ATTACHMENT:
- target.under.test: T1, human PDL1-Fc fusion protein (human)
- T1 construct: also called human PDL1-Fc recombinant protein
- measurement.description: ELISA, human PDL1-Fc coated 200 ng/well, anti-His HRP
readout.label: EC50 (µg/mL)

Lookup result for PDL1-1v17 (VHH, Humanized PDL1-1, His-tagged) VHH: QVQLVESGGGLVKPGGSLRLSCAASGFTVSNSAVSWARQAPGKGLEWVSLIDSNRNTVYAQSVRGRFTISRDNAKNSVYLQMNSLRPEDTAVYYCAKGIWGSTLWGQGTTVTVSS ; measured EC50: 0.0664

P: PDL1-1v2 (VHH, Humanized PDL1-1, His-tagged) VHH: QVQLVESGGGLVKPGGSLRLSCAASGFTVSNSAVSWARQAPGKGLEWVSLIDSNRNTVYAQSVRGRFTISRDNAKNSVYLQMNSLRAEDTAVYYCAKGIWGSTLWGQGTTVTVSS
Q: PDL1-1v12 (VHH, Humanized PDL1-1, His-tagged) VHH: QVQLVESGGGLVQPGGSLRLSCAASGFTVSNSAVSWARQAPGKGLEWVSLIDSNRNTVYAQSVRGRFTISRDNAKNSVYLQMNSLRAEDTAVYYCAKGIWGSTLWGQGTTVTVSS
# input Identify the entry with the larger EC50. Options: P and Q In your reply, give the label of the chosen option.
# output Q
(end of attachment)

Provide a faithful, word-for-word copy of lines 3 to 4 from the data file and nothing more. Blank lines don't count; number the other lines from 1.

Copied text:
- measurement.description: ELISA, human PDL1-Fc coated 200 ng/well, anti-His HRP
readout.label: EC50 (µg/mL)